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Freezing vs canning

I personally find freezing more convenient, mostly because I don't know how to can, but also because I find the process of sterilizing, boiling water, buying proper containers, etc, to be daunting. My question is, is there really a difference between freezing and canning vegetables, taste-wise, cost-wise, convenience-wise, nutrition-wise, or anything wise? So far, what I've been doing is pre-blanching my vegetables before I freeze them and they turn out fine and the only motivation I would have to can my vegetables is if I ever ran out of freezer space.

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  1. I'm a fan of freezing. The reasons I don't can any more are listed in your opening sentence. My grandma used to can and she tried to teach me but I'm sure she only canned because they didn't have refrigeration, let alone a freezer. If there are any benefits for canning over freezing, armageddon notwithstanding, I still don't' think it's worth the effort or expense.

    1. I am a big freezing fan for most things. There are a few items that must be canned (preserved lemons, certain pickles, etc.). Everyday cooking from the freezer is so much easier if you use your freezer as a tool. I freeze almost everything because there is only two of us eating. I helps minimize waste. I now organize my freezer in bins for condiments, left overs, homemade sauces, etc. I prefer freezing for small things like specialty chili's, tomato paste globs, whole lemons, blanched herbs.

      1. I have some friends who think they know how to do canning, but I really don't trust their preservation methods so end up ditching whatever they give me. That's my guilty secret. Now if they'd given me something they'd frozen, while it was still frozen, I would have been delighted. I think freezing is so much easier and better for everybody so that is the only thing I do....chutney my latest adventure.

        5 Replies
        1. re: escondido123

          just curious, what is it about their methods that you don't trust? thanks

          1. re: escondido123

            This is sad ... though I do have to ask, that method are they using? I am a bit hinky about eating anything my MIL has canned, but she uses a method no longer recommended by the USDA.

            Do you at least open the jars? It's really easy to tell if something is off. Jams and jellies are pretty safe. If they're using a basic method, employing pectin, it's a no-brainer.

            1. re: odkaty

              I just know she has some hinky ideas about food and I see the way she keeps things in her own frig and freezer--so I'm not risking getting ill with something that probably wasn't handled properly. Luckily it's not much and not often so no big deal.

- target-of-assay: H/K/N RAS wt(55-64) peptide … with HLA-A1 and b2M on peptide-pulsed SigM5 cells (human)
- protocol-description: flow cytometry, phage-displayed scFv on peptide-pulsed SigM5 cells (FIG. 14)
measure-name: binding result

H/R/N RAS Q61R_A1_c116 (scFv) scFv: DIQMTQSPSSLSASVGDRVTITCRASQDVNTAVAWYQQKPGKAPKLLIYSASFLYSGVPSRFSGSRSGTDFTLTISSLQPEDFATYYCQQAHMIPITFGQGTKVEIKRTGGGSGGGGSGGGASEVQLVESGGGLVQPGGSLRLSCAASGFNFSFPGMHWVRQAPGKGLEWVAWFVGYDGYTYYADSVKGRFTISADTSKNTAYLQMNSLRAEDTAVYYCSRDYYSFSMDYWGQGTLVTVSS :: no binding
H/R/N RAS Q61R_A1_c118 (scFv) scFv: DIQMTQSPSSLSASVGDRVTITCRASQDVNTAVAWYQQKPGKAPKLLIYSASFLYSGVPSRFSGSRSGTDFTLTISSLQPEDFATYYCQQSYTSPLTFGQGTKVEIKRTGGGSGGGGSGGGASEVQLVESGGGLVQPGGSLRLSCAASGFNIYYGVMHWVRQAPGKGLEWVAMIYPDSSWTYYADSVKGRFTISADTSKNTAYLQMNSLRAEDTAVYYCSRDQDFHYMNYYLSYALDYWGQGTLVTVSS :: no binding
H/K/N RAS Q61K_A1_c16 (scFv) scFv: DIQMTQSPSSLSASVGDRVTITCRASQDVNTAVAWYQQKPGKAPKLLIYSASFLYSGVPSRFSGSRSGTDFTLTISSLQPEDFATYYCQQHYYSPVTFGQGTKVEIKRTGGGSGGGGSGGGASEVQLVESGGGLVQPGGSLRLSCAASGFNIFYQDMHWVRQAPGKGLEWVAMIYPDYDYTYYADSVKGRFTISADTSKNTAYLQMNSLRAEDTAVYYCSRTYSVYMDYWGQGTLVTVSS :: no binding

1. re: odkaty

                  yeah agreed...just curious as I tend to give out jars at the holidays...thanks

          2. Freezing is certainly much more accessible to the home cook. If you are canning anything other than acid ingredients (jams and pickles, for example) canning needs to be done with a pressure canner and there is a risk of botulism if you do things wrong. I certainly wouldn't recommend canning vegetables to anyone who was not experienced with proper jam and pickle making.

            I think the main motivation in canning would be when you want a result that is specific to canning, like pickle making, or if you didn't have access to a freezer, or if you want to transport the end result.

            Energy budget-wise, you have to continually chill frozen foods, unlike canned goods, but you'd have to factor in the cost of producing the canning jars to figure out what the balance is.

            1. We don't care much for canned vegetables - I really prefer them fresh, but I do freeze fresh corn in the summer, and when I roast squash, I'll do a couple and freeze most of it.

              I do can tomatoes, though - I don't like them frozen. My mother always canned tomatoes, and I guess I'm just used to the more cooked flavor and texture, if I don't have fresh.

              And I can can stocks - I find it easier to use it if it's not a frozen block - that, and freezer space has been at a premium for a while around here!

              We invested in a pressure canner several years ago when we decided to start buying tomatoes at the farmers' market, and I've got to say, it was well worth the money to us. It can be a bit of a pita, yeah, but once we got the process down, it's not bad at all.